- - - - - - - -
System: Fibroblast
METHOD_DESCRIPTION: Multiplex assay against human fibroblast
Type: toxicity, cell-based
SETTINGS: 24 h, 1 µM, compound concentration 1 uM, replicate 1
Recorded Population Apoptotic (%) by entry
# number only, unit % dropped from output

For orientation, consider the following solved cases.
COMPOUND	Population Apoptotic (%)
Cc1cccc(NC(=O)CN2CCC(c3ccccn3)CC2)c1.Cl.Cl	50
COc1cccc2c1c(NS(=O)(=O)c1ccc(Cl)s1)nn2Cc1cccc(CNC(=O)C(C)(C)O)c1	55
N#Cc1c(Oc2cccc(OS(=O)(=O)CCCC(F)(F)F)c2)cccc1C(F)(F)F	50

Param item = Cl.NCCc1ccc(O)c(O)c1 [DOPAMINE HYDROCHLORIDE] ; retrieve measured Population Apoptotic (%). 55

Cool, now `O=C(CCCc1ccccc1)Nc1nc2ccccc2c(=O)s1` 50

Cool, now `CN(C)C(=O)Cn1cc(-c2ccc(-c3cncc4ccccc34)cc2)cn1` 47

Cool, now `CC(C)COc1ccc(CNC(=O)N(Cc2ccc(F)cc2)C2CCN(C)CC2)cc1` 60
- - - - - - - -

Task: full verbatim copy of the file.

System: Fibroblast
METHOD_DESCRIPTION: Multiplex assay against human fibroblast
Type: toxicity, cell-based
SETTINGS: 24 h, 1 µM, compound concentration 1 uM, replicate 1
Recorded Population Apoptotic (%) by entry
# number only, unit % dropped from output

For orientation, consider the following solved cases.
COMPOUND	Population Apoptotic (%)
Cc1cccc(NC(=O)CN2CCC(c3ccccn3)CC2)c1.Cl.Cl	50
COc1cccc2c1c(NS(=O)(=O)c1ccc(Cl)s1)nn2Cc1cccc(CNC(=O)C(C)(C)O)c1	55
N#Cc1c(Oc2cccc(OS(=O)(=O)CCCC(F)(F)F)c2)cccc1C(F)(F)F	50

Param item = Cl.NCCc1ccc(O)c(O)c1 [DOPAMINE HYDROCHLORIDE] ; retrieve measured Population Apoptotic (%). 55

Cool, now `O=C(CCCc1ccccc1)Nc1nc2ccccc2c(=O)s1` 50

Cool, now `CN(C)C(=O)Cn1cc(-c2ccc(-c3cncc4ccccc34)cc2)cn1` 47

Cool, now `CC(C)COc1ccc(CNC(=O)N(Cc2ccc(F)cc2)C2CCN(C)CC2)cc1` 60